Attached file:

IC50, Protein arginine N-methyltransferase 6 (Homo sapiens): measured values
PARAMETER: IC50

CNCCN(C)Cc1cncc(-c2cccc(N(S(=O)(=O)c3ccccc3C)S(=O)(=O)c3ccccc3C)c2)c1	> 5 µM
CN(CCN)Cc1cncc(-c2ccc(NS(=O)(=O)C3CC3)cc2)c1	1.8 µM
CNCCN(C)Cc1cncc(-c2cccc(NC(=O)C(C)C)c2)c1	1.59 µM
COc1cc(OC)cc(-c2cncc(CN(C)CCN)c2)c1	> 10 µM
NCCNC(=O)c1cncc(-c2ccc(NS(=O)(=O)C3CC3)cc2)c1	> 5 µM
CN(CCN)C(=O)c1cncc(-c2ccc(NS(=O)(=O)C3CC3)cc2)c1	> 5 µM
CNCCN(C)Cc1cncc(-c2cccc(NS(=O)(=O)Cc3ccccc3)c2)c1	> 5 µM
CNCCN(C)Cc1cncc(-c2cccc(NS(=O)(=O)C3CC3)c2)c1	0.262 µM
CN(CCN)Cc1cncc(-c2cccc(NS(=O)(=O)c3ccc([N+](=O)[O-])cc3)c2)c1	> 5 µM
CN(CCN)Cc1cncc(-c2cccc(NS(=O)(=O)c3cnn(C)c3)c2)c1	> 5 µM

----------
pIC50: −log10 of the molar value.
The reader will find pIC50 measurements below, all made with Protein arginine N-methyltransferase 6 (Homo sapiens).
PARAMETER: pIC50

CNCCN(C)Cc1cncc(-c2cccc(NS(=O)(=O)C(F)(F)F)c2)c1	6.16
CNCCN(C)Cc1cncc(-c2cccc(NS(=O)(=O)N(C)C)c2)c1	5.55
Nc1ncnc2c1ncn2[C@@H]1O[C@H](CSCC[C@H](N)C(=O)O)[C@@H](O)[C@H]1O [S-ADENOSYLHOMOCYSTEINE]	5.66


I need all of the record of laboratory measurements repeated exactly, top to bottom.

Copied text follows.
IC50, Protein arginine N-methyltransferase 6 (Homo sapiens): measured values
PARAMETER: IC50

CNCCN(C)Cc1cncc(-c2cccc(N(S(=O)(=O)c3ccccc3C)S(=O)(=O)c3ccccc3C)c2)c1	> 5 µM
CN(CCN)Cc1cncc(-c2ccc(NS(=O)(=O)C3CC3)cc2)c1	1.8 µM
CNCCN(C)Cc1cncc(-c2cccc(NC(=O)C(C)C)c2)c1	1.59 µM
COc1cc(OC)cc(-c2cncc(CN(C)CCN)c2)c1	> 10 µM
NCCNC(=O)c1cncc(-c2ccc(NS(=O)(=O)C3CC3)cc2)c1	> 5 µM
CN(CCN)C(=O)c1cncc(-c2ccc(NS(=O)(=O)C3CC3)cc2)c1	> 5 µM
CNCCN(C)Cc1cncc(-c2cccc(NS(=O)(=O)Cc3ccccc3)c2)c1	> 5 µM
CNCCN(C)Cc1cncc(-c2cccc(NS(=O)(=O)C3CC3)c2)c1	0.262 µM
CN(CCN)Cc1cncc(-c2cccc(NS(=O)(=O)c3ccc([N+](=O)[O-])cc3)c2)c1	> 5 µM
CN(CCN)Cc1cncc(-c2cccc(NS(=O)(=O)c3cnn(C)c3)c2)c1	> 5 µM

----------
pIC50: −log10 of the molar value.
The reader will find pIC50 measurements below, all made with Protein arginine N-methyltransferase 6 (Homo sapiens).
PARAMETER: pIC50

CNCCN(C)Cc1cncc(-c2cccc(NS(=O)(=O)C(F)(F)F)c2)c1	6.16
CNCCN(C)Cc1cncc(-c2cccc(NS(=O)(=O)N(C)C)c2)c1	5.55
Nc1ncnc2c1ncn2[C@@H]1O[C@H](CSCC[C@H](N)C(=O)O)[C@@H](O)[C@H]1O [S-ADENOSYLHOMOCYSTEINE]	5.66